There is an ol’ boy up in South Dakota who has a horse packing operation in the Black Hills he calls “Gunsel Horse Adventures”— a getaway that combines horsebacking with the area’s famous buffalo roundup.
My first question? “What’s a gunsel?” Bob Lantis, who’s been running the operation for 40 years, told me that “a ‘gunsel’ is a would-be cowboy, someone who doesn’t yet know what he’s doing.” I take it to be a term of endearment.
“Our job is to convert them from ‘gunsels’ to cowboys by combining a vacation with some education for those who want to experience the cowboy way,” Lantis adds. By his definition, the “cowboy way” translates to “Riding good horses in the backcountry, living in tents, and learning to cook campfire style.”
Gunsel excursions are organized around four days of riding during an exploration of the remote areas of the Black Hills—uninhabited territory that I’ve found to be as beautiful as travel brochures advertise.
“This country is so beautiful you’ll forget you’re on a horse. If you want to learn, even if you’re a beginner, we’ll teach you to saddle pack horses, set up for pack trips, load the pack animals, and set up a tent,” Lantis says, citing all of the things you’d expect of a Sherpa. “Or, you can just sit back and let us do all the work,” he adds. “We build the itinerary to suit our guests.” A typical itinerary might include getting your bearings and checking out a buffalo herd on the first day, then a ride up to the Badger Clark Cabin the next day, which was named after the poet who penned the classic “Cowboy Prayer.” That might be followed by a five-hour ride up French Creek Canyon.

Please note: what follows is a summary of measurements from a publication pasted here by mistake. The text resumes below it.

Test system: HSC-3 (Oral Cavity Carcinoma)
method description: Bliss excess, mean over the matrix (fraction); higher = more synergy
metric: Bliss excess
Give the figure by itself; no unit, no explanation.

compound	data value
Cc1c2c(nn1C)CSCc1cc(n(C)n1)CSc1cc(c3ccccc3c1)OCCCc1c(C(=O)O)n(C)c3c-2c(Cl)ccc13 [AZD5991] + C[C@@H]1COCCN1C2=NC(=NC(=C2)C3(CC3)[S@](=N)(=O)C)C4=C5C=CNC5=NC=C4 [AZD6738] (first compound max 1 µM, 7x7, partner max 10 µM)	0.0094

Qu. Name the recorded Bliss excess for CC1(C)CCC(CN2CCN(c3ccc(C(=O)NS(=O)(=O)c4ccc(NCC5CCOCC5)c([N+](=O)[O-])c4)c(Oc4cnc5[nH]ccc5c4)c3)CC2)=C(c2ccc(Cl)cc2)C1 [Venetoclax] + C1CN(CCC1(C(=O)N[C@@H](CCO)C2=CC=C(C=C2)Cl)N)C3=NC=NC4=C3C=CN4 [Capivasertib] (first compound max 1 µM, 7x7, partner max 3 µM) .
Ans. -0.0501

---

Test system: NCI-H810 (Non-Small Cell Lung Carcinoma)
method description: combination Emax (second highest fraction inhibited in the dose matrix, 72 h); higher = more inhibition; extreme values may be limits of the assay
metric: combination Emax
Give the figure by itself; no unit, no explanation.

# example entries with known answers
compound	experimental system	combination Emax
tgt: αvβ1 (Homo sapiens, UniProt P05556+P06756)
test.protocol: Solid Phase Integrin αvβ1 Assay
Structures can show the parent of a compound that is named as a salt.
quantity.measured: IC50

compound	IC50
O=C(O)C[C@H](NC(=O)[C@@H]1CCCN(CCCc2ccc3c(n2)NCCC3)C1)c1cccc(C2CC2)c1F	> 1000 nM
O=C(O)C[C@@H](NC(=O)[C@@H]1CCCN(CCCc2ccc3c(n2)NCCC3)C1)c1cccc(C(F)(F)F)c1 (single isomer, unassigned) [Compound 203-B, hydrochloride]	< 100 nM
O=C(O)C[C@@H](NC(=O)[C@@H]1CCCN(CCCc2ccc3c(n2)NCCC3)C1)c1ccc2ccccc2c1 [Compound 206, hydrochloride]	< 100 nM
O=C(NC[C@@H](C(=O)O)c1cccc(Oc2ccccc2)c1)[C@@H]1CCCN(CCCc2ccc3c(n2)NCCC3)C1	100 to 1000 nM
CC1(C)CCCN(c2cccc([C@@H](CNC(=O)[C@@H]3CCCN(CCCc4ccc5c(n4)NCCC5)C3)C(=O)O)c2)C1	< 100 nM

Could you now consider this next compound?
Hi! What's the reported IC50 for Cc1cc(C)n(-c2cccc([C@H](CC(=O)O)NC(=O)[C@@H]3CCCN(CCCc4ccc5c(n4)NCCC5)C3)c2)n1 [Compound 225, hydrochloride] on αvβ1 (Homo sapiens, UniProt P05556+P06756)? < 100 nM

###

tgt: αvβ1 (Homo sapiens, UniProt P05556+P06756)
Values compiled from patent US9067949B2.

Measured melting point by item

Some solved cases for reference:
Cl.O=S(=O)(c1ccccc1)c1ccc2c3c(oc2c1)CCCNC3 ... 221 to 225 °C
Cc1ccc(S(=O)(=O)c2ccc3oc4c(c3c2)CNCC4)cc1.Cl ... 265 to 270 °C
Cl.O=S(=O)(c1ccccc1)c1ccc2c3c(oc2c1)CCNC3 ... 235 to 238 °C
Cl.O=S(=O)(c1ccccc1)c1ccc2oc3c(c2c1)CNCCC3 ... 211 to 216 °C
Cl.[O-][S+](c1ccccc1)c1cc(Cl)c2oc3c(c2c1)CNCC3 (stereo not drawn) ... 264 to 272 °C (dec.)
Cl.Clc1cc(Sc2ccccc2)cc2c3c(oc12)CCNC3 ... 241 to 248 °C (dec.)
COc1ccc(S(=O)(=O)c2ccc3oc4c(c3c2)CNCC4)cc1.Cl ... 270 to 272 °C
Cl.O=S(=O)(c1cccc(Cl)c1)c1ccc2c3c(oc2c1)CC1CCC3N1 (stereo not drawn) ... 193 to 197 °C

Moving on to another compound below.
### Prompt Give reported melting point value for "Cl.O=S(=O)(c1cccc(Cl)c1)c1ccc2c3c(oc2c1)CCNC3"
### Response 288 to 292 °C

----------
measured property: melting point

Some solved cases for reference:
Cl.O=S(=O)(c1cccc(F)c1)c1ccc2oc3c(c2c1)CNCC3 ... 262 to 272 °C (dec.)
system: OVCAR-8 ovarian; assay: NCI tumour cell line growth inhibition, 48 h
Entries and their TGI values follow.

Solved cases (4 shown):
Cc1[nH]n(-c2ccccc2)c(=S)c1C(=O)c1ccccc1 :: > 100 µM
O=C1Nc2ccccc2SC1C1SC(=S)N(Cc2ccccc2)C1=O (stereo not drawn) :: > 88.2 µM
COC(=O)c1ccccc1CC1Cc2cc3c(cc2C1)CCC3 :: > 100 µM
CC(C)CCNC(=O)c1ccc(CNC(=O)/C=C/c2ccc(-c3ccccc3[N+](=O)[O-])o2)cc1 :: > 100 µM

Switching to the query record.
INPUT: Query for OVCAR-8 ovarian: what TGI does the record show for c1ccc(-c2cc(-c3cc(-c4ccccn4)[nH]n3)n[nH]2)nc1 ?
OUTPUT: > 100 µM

“The last day is spent at the Governor’s Annual Buffalo Roundup at Custer State Park,” he says. The park owns 1,500 head of buffalo, which are moved into corrals every fall to cull those that will be sold. Lantis’ guests ride on the fringes of the herd, this year in the company of honorary trail boss Michael Martin Murphey.
The last time I participated in the buffalo roundup there was lots of hooting and hollering, including “Hizzoner” hollering at me. He forcefully explained that he thought that my camera and I were too close to the thundering herd as it roared by. Naturally, I moved.
Gunsel Horse Adventures
Rapid City, S.D
(605) 343-7608 or (605) 342-3387,